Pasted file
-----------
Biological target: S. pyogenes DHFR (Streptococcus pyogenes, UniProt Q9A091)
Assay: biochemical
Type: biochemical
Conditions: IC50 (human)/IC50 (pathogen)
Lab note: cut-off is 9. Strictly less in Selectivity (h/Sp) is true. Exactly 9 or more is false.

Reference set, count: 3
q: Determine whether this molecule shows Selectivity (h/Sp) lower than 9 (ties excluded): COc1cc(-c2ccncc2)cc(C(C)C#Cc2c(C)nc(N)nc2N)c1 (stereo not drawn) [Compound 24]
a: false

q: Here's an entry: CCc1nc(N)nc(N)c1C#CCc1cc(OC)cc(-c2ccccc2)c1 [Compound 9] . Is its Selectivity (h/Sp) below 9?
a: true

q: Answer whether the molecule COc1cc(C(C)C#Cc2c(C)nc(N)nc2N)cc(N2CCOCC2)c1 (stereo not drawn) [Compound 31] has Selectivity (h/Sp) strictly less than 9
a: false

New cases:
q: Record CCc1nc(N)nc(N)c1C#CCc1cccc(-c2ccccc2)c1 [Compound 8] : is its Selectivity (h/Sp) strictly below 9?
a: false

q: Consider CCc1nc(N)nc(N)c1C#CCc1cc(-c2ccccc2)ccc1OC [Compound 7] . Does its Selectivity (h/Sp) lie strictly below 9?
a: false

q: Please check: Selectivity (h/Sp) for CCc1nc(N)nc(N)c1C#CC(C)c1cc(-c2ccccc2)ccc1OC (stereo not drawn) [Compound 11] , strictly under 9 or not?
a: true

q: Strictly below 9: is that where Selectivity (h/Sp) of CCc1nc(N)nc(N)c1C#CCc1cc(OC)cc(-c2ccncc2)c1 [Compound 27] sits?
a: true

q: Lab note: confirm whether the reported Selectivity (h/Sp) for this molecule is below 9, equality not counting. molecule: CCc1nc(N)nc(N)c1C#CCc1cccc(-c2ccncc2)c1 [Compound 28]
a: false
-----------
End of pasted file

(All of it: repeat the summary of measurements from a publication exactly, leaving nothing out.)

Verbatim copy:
Biological target: S. pyogenes DHFR (Streptococcus pyogenes, UniProt Q9A091)
Assay: biochemical
Type: biochemical
Conditions: IC50 (human)/IC50 (pathogen)
Lab note: cut-off is 9. Strictly less in Selectivity (h/Sp) is true. Exactly 9 or more is false.

Reference set, count: 3
q: Determine whether this molecule shows Selectivity (h/Sp) lower than 9 (ties excluded): COc1cc(-c2ccncc2)cc(C(C)C#Cc2c(C)nc(N)nc2N)c1 (stereo not drawn) [Compound 24]
a: false

q: Here's an entry: CCc1nc(N)nc(N)c1C#CCc1cc(OC)cc(-c2ccccc2)c1 [Compound 9] . Is its Selectivity (h/Sp) below 9?
a: true

q: Answer whether the molecule COc1cc(C(C)C#Cc2c(C)nc(N)nc2N)cc(N2CCOCC2)c1 (stereo not drawn) [Compound 31] has Selectivity (h/Sp) strictly less than 9
a: false

New cases:
q: Record CCc1nc(N)nc(N)c1C#CCc1cccc(-c2ccccc2)c1 [Compound 8] : is its Selectivity (h/Sp) strictly below 9?
a: false

q: Consider CCc1nc(N)nc(N)c1C#CCc1cc(-c2ccccc2)ccc1OC [Compound 7] . Does its Selectivity (h/Sp) lie strictly below 9?
a: false

q: Please check: Selectivity (h/Sp) for CCc1nc(N)nc(N)c1C#CC(C)c1cc(-c2ccccc2)ccc1OC (stereo not drawn) [Compound 11] , strictly under 9 or not?
a: true

q: Strictly below 9: is that where Selectivity (h/Sp) of CCc1nc(N)nc(N)c1C#CCc1cc(OC)cc(-c2ccncc2)c1 [Compound 27] sits?
a: true

q: Lab note: confirm whether the reported Selectivity (h/Sp) for this molecule is below 9, equality not counting. molecule: CCc1nc(N)nc(N)c1C#CCc1cccc(-c2ccncc2)c1 [Compound 28]
a: false